Drugs or alcohol are suspected of being a factor in as many as one in five house fires in Dundee last year.
Figures obtained by the Scottish Conservatives show intoxicants are thought to have played a part in 20% of accidental fires at home across the city in 2019/20.
A total of 175 house fires were recorded in Dundee in that time, with 35 of them said to relate to alcohol or drugs.
A local fire chief said cooking while inebriated is a common fire hazard.
North East MSP Bill Bowman said he was worried the figures could rise further as people spend more time indoors due to lockdown.
In Fife, 13% of house fires are thought to have a drug or alcohol element. In Angus and Perth & Kinross it is 19% and 9% respectively.
Mr Bowman urged residents to ensure all fire alarms are working and that electricals and other potentially combustible items are not left on when going to bed.
He said: “More people are confined to their houses at the moment due to lockdown and these figures paint a worrying picture for future incidents.
“It’s extremely concerning to see the large proportion of fires in Dundee with alcohol and drugs being a factor.
“This information shows just how serious the potential link is with alcohol, drugs and lockdown and the consequences these issues can have on the likes of house fires.
“The Scottish Fire and Rescue Service continue to work hard in educating people about the dangers of fire, and how it’s vital not to be complacent and to always be on your guard.”
Area Commander Gordon Pryde , Scottish Fire and Rescue Service Local Senior Officer for Perth, Kinross, Angus and Dundee, said: “One death because of a fire in the home is one too many and the aftermath of a fire can be absolutely devastating for those affected.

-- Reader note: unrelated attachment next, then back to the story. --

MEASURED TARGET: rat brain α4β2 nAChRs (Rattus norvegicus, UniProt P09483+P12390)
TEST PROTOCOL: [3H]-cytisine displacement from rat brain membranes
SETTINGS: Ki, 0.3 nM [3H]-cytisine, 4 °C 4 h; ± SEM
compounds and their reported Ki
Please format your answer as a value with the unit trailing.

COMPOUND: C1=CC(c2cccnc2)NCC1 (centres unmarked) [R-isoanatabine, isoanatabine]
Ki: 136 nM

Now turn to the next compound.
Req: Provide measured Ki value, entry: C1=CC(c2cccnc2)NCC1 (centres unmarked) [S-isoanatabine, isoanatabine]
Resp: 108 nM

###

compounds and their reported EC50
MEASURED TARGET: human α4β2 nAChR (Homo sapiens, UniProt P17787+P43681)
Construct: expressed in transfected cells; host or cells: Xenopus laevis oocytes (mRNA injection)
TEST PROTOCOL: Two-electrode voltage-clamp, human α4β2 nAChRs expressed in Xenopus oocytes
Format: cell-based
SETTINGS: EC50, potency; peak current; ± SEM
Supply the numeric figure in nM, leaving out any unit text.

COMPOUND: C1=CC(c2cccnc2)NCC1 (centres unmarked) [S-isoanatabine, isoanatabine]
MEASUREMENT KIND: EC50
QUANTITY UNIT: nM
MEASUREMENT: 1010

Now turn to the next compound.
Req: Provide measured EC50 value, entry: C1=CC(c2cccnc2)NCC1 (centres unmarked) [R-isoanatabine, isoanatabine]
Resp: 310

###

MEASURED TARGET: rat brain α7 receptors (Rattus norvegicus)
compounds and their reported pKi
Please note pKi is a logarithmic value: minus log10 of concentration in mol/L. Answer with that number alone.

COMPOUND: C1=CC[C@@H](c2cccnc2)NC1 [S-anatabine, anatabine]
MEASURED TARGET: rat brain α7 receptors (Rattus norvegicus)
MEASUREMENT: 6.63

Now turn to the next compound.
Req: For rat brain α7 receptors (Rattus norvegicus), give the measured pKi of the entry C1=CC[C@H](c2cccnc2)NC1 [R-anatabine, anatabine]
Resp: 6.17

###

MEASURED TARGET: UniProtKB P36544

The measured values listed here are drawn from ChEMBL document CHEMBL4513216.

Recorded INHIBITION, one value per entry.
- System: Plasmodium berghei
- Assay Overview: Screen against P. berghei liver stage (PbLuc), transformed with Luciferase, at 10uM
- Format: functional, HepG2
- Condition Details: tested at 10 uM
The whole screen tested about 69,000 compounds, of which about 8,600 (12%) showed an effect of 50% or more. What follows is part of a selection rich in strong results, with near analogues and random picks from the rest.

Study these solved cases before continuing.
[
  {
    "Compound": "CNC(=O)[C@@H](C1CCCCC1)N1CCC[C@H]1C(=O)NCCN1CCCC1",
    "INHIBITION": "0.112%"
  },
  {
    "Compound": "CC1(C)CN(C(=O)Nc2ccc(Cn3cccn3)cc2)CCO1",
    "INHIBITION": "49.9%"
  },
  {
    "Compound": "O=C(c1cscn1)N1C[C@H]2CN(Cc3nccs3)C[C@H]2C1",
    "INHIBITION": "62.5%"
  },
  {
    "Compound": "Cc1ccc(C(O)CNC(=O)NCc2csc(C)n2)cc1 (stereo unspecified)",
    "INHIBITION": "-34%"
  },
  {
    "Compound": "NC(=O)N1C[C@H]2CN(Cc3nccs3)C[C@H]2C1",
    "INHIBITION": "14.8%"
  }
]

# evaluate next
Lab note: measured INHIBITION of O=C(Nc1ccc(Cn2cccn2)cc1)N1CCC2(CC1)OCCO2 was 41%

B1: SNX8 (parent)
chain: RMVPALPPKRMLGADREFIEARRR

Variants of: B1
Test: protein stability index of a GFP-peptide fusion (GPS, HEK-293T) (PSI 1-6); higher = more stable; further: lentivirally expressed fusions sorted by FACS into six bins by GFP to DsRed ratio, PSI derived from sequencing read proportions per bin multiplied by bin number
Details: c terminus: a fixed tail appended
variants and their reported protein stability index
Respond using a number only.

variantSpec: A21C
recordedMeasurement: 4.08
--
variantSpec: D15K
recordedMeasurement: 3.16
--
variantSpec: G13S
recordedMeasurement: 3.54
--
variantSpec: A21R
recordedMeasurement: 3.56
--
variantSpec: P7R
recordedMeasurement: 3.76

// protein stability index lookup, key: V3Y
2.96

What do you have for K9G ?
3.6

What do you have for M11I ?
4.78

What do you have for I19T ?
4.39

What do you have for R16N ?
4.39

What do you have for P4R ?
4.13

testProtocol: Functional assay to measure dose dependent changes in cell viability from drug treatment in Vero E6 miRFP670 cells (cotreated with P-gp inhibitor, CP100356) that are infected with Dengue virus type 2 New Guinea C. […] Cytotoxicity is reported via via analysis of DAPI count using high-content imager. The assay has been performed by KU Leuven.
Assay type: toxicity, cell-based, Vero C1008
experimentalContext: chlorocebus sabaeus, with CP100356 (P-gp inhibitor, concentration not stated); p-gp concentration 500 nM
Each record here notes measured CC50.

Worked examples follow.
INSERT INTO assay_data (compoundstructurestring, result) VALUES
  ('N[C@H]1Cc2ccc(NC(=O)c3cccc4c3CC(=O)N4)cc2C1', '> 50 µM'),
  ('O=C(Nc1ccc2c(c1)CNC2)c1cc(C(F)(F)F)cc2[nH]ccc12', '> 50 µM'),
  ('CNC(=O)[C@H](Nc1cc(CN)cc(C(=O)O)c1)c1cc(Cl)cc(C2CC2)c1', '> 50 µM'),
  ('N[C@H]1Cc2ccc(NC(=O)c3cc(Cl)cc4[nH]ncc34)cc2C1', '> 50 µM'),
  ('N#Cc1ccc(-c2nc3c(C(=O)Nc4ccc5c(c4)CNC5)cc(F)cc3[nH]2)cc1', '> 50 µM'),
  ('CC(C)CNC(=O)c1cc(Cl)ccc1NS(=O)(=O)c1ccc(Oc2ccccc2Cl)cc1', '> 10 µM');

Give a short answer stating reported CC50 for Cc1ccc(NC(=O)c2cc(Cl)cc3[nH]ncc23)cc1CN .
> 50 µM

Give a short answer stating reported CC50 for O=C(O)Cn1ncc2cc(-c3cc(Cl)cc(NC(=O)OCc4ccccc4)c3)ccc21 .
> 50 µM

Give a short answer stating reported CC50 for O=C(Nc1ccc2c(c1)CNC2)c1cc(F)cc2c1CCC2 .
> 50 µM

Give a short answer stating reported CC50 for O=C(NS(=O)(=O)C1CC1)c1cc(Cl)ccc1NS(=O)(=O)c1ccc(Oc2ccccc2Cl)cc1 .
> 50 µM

“Cooking is the biggest cause of house fires in Scotland and if fire breaks out when you are under the influence of alcohol or drugs your response may be impaired. You could have heightened feelings of disorientation, making it difficult for you to escape. We always say if you’ve been drinking alcohol or taking drugs, don’t cook.
“We also reach out to our communities to help us to keep those who are particularly vulnerable safe at home. Our Make the Call campaign encourages people to consider home fire safety when they are checking in on neighbours, patients, friends and family members and to put them in touch with SFRS wherever possible using the free Home Fire Safety phoneline on 0800 0731 999.
“By just taking a few essential steps you can massively reduce the risk of a fire in your house and help keep you and those around you safe.”